“We’ve had a good niche with conventional type hybrids, that’s been a void we’ve been able to fill but unfortunately that niche is not an expanding segment. We will participate in conventional corn hybrids as long as there is demand—and there’s been a good demand—so we’re committed to that market segment for the time being. Marker-assisted selection is a great tool and I liken it to if I was given the task to building a new hockey team. I could put a sign up that says ‘come and join my hockey team, I’m looking for hockey players,’ or marker-assisted selection is like if I got the Top 50 hockey players in the world and I got to pick 20 out of that group. Clearly if I had the Top 50 players and could make a team out of that, it would be a lot easier than just getting people in off the street. That’s the big step-change that we get with marker-assisted selection. It allows the breeders to really pick new crop species or lines or hybrids out of a much more focused germplasm pool. We’re going to have great breakthroughs in the next 10 years due to marker-assisted selection.”—Tim Welbanks of Maizex Seeds
“Global breeding partnerships are absolutely core to our program; they provide access to germplasm, to potential varieties, from all sorts of different areas that otherwise would not be seen in Western Canada. If these products are successfully registered, they provide new options to farmers and to end-users. A number of our global partners will visit us on an annual basis, allowing them to see their material directly in the field in Western Canada. This also provides a wonderful opportunity to help educate them about what’s happening in this marketplace. Whether these breeders are making genetic selections based on these in-person visits, or if their decisions are made from the data that is collected and provided by our research team, we work closely with our global partners to decide what products will have a fit for our customers here in Canada.”—Erin Armstrong of Canterra Seeds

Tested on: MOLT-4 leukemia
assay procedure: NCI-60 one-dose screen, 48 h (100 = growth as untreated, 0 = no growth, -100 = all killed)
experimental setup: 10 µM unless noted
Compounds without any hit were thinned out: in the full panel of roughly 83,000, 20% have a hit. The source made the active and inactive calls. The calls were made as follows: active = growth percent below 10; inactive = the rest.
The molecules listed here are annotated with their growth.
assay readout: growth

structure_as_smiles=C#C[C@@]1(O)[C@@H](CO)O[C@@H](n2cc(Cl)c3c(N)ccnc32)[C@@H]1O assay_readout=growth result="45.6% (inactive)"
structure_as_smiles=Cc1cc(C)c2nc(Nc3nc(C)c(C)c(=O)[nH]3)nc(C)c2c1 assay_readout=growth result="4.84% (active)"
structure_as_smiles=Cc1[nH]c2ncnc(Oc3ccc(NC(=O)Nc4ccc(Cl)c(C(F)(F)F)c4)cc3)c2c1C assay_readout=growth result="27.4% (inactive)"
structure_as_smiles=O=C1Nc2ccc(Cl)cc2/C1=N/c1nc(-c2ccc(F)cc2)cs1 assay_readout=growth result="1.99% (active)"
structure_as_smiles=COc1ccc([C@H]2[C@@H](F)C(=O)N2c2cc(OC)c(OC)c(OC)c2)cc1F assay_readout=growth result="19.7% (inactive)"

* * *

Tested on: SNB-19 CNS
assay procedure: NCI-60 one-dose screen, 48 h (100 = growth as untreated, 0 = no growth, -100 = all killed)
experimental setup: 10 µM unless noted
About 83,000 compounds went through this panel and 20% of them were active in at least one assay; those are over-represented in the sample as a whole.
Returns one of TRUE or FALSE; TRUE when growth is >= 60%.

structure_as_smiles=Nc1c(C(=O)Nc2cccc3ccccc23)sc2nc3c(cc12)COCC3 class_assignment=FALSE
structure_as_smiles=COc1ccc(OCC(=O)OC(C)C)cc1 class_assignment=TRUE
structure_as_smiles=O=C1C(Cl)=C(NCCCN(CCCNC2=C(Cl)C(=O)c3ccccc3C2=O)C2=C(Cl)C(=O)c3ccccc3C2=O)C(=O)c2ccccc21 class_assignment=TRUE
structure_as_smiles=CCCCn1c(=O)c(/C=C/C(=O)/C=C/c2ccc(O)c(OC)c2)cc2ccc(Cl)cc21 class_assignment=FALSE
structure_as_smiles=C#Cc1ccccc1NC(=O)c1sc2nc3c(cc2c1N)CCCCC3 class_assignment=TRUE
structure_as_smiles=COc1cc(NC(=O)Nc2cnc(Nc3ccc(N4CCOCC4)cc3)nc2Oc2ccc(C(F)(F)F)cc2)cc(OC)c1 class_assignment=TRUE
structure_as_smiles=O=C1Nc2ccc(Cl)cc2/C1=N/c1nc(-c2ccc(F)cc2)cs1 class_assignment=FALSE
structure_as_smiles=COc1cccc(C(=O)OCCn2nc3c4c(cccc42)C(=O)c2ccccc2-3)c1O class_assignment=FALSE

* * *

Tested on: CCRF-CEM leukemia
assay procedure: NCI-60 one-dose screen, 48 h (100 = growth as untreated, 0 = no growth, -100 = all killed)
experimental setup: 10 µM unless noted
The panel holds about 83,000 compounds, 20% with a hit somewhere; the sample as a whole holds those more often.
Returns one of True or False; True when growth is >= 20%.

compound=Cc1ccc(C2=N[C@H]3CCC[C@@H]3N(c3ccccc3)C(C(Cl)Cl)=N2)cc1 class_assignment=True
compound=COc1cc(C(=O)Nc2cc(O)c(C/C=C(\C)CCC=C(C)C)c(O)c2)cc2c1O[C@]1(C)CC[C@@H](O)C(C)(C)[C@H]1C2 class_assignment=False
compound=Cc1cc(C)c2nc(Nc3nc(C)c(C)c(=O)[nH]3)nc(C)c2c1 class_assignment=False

Listening to the Farmer
“We have a lot of contact with farmers. Our people are listening to farmers. They are understanding, and they are sharing their passion. This enables our people to really apply their expertise. We have the head of the scientist and the heart of the farmer and our people are therefore able to meet both the demands and the needs of farmers. We are able to develop customized solutions for farmers.”—Matthias Haug of Bayer CropScience
Public Sector Alive and Well
“The public [breeding] programs are very strong, and we have commercialized a number of excellent varieties from them over the years. However, our access to those varieties is not always guaranteed, which is part of the reason we work with others to allow for a steady stream of new varieties to our portfolio.”—Erin Armstrong of Canterra Seeds
“The combination of chemical solutions with traits creates multiple modes of action that help growers avoid resistance build-up.”
—Karsten Neuffer, global head of Syngenta Seedcare
“In addition to seed treatment technology, I am impressed by the technologies that seed companies are continuously bringing to market. They also contribute to global food security regardless of whether they fall into the area of genetics or traits. Therefore, I don’t see the seed treatment technologies as in any way substituting or competing with those technologies. On the contrary, they are very complementary to what seed companies offer. Specifically, I think there are two areas where seed treatment technology can provide the biggest and most complementary benefit to seed companies. The first one is where our seed treatment technology can help with the seed protection, the early crop establishment, or the early season pest control. Secondly, there are also some vital opportunities seed treatment offers in terms of integrated resistance management. The combination of chemical solutions with traits creates multiple modes of action that help growers avoid resistance build-up.”—Karsten Neuffer of Syngenta Seedcare